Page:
You’re always busy, but what’s your legacy?

Marketing people always seem ‘busy’. There’s always lots of ‘stuff’ to do and lots of stakeholders to keep happy. But being busy often stops us from taking a critical look at what we’re doing.

Is my marketing effective? Am I doing the right things? Can I measure my contribution to the business? And more importantly, am I creating long term value for my business?

After your annual plan and budget are locked and loaded, it’s time to crack on with the execution. This is the fun part because marketers love being busy and doing ‘lots of stuff’. However, my observation is that very few marketers create long term value for their businesses. Their marketing programs are like a sugar hit for the business. A campaign might generate short term results, but when the campaign is finished, you are back to the beginning. Time for another campaign.

Aside from the tactical campaigns and ‘in-year results’ I believe marketers should think more about how they can create long term value for the business – or ‘marketing capital’.

You’re probably familiar with the classic ‘tombstone test’ where you are invited to encapsulate your life’s achievements as if they were on your tombstone. Quite confronting actually. But you can apply this principle to your marketing: what would your leaving email look like from your current company? Apart from all the ‘thankyous’, people normally take the opportunity to highlight their key achievements. Legacy management if you like.

I think you are doing well if you can cite three significant projects or initiatives that have generated long term value for your organisation. These are things that will exist, and create value, even after you leave. So that great campaign doesn’t belong here. It’s finished. If you’re out the door, there are no more of those great campaigns. This is where you need to think about marketing activity v marketing capital. Below is a sample set of things that sit in the ‘marketing capital’ bucket. My advice is to start writing your exit note now, then start planning for your legacy initiatives.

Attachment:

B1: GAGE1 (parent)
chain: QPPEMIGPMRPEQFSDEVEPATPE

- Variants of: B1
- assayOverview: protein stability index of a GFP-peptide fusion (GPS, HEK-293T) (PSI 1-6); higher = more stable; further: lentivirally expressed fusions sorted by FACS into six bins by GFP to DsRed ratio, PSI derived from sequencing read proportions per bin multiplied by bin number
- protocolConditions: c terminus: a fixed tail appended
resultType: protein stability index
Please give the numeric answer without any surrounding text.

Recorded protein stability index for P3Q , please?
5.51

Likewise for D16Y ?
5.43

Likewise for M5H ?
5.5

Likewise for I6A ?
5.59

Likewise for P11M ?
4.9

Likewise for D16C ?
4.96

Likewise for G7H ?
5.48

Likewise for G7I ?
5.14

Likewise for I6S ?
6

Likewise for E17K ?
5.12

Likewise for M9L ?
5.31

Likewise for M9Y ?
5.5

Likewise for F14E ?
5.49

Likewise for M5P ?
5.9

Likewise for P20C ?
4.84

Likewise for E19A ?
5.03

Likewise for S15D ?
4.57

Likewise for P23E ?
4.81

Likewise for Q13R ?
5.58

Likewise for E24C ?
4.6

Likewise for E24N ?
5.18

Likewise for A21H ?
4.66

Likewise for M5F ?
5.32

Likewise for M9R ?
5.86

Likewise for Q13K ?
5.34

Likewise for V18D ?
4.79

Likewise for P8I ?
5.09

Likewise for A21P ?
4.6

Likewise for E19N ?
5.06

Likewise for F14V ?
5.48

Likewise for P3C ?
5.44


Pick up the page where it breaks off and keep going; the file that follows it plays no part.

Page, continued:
1. Creation or development of a brand that drives future sales
  2. Development of the skills and capability of your team
  3. Setting up of new relationships – channel, agency, partner, vendor, media, analysts, etc
  4. Creation of a team culture that drives high performance and staff engagement. Does the culture encourage collaboration and learning? Does it reward success?
  5. Marketing strategy. A marketing strategy, based on insights and data is a powerful asset for your business. You know all the bits and pieces that go in here, but alongside this, you need to have quantifiable metrics, budget and execution calendar. It’s a package.
  6. Design or improve marketing processes. This part doesn’t seem like much fun, but well-constructed marketing processes are key to a well-oiled marketing machine. Consider processes such as opportunity qualification, lead flow, social content production, annual marketing planning process, campaign development and execution, sales enablement, reporting dashboards and nurture journeys
  7. Creation of valuable content and marketing assets. Think videos, whitepapers, blog posts, sales tools – and don’t forget your website
  8. Turn your one-off tactics into ongoing programs. In other words, don’t create a one-off activity, create a ‘template’. For example, don’t just do a one-off event, create the template for an event that happens every year.